Is Google Spying On Me?
In my previous article, I explained how Google did a bit of healthy stalking in order to create marketing as we know it. I mean healthy in the sense that where would we be without it, really? Google did some data tracking in its early days (and still does) in order to give you the best user experience on the internet today.
When you google “plumber” or “plumber near me”, Google will pull up the top-rated plumbers near you based on your IP address (kind of like your computer’s zip code). Even if you are using a VPN (virtual private network) to hide your IP address, it will pull up businesses near you based on previous location data they have stored on you. You’ve not always used a VPN, right? Or had one on all of your devices? Trust me, they have previously stored data on you then.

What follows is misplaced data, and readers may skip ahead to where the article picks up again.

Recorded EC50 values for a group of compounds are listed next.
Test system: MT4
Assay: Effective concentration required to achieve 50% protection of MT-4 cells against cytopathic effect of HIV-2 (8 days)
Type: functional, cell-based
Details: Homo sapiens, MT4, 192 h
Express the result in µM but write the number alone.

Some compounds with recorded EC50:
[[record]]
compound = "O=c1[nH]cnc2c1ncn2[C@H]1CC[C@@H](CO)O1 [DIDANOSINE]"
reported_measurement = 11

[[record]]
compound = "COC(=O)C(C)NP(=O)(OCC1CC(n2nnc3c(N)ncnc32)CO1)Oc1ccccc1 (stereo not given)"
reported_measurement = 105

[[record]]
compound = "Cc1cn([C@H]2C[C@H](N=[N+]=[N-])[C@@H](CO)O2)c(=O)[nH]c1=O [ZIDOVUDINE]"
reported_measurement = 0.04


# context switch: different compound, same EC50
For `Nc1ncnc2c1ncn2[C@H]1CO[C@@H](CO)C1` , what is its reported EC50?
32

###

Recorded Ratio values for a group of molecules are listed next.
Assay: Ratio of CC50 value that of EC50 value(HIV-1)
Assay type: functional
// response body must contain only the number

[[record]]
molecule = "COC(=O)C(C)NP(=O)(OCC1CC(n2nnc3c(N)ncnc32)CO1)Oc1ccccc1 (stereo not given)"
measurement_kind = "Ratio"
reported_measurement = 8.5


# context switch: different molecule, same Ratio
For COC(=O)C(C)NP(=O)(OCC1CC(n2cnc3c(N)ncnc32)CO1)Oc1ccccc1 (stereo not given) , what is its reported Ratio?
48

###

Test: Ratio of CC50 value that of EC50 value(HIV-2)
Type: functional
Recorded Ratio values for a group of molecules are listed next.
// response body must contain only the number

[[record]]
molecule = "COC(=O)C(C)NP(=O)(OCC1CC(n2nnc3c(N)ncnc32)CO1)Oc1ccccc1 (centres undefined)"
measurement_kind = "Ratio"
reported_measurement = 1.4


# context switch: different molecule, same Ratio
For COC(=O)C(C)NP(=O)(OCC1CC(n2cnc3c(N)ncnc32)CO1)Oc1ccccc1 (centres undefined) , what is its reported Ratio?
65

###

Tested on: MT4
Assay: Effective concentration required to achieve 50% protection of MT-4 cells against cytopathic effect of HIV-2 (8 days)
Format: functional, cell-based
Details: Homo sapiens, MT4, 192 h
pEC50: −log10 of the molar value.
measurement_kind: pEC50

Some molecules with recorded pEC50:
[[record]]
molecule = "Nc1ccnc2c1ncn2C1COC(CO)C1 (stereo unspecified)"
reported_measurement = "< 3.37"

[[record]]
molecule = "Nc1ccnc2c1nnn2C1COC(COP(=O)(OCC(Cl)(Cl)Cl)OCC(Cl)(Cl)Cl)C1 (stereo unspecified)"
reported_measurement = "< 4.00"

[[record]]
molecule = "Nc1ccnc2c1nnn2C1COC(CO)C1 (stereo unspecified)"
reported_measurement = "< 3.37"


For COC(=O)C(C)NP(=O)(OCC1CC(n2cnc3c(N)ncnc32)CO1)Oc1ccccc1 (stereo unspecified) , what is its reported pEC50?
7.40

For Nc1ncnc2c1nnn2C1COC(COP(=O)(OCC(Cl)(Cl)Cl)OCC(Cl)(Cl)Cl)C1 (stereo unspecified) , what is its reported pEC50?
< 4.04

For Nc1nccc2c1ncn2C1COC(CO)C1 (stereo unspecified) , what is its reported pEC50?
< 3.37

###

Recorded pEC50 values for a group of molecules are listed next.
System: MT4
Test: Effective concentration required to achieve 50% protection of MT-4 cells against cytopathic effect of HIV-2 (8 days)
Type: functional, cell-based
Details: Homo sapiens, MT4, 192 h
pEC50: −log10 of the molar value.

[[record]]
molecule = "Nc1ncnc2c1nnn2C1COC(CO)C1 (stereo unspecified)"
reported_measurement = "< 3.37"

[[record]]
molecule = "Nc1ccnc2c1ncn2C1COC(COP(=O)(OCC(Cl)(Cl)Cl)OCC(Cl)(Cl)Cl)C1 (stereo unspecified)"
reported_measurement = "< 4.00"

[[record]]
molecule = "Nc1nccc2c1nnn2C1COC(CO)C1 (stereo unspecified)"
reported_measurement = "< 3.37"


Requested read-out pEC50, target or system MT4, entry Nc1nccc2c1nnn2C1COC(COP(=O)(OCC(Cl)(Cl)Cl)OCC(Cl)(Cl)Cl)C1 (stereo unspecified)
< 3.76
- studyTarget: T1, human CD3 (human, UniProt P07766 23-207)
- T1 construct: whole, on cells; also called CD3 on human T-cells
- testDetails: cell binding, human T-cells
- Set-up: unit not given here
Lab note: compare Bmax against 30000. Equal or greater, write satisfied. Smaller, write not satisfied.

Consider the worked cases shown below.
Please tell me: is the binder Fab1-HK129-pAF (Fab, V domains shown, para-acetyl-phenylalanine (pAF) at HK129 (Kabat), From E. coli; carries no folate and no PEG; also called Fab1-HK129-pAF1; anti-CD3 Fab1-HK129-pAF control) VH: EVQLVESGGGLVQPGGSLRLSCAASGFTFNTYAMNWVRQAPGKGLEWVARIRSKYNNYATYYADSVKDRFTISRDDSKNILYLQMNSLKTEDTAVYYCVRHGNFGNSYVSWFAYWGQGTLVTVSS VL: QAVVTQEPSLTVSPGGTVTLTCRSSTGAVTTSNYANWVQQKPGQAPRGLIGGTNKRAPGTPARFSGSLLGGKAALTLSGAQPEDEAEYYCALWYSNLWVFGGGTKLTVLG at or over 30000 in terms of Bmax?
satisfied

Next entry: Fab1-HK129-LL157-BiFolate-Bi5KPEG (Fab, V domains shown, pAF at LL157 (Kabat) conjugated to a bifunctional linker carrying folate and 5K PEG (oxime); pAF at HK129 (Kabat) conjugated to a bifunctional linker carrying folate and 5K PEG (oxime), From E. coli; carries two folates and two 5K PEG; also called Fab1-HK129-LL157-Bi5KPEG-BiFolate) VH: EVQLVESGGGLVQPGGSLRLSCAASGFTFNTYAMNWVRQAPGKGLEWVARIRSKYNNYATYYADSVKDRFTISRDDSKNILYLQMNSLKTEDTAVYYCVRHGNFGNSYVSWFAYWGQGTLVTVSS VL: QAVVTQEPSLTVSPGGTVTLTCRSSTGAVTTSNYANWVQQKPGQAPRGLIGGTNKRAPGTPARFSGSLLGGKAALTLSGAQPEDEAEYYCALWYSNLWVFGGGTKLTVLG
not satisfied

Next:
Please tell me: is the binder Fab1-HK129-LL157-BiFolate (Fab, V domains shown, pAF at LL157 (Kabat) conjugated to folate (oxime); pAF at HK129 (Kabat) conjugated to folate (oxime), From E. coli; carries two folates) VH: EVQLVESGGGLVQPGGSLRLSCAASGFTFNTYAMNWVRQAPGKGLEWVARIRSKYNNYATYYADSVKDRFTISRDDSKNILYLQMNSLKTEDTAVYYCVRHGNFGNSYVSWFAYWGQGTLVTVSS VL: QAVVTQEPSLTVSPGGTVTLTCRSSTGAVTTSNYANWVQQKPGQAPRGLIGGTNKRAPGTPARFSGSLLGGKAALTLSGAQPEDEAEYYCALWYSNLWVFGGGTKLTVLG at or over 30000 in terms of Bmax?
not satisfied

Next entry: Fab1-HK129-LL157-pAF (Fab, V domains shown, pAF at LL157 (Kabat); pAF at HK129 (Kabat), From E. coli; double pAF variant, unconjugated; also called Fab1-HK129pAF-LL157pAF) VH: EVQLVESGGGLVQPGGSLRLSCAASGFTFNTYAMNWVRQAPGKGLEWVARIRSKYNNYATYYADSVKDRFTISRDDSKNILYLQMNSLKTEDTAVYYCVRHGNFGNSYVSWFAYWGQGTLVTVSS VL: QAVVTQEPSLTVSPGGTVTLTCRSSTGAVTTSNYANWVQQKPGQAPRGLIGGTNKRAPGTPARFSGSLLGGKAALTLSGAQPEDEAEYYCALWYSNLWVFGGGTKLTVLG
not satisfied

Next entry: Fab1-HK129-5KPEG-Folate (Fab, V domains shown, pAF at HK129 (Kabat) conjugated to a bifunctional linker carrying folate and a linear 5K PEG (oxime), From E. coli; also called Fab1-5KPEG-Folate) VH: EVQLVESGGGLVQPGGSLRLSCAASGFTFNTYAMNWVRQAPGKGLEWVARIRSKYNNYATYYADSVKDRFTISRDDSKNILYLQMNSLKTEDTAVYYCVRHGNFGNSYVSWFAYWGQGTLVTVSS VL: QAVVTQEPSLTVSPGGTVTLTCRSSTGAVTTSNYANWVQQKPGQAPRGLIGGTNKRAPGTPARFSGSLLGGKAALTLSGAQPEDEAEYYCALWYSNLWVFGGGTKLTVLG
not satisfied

Google even tracks you on non-Google websites and apps. Maybe you didn’t know that, but Google trackers are basically on every website. Google Analytics — an automated system that keeps tabs on website traffic — is one of the biggest trackers out there. The term “analytics” may sound techy and like something a website might need to know who their audiences are, but it is much deeper than that.
There are many “cookieless” privacy-focused analytic services, but Google Analytics uses site information for more than just harmlessly tracking demographics. They collect information about users and store it within their own giant profile system about people. Google has access to a global browsing history on most people, whether they are using Google products or not.
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Google pools in data from various sources on how you use their services, apps, and devices. Do you have Google Voice? Do you watch YouTube? Are you using Gmail? Your location history, activity, searches, and any shopping done online is used to collect information on your behavior, likes, and dislikes. If Google could only give…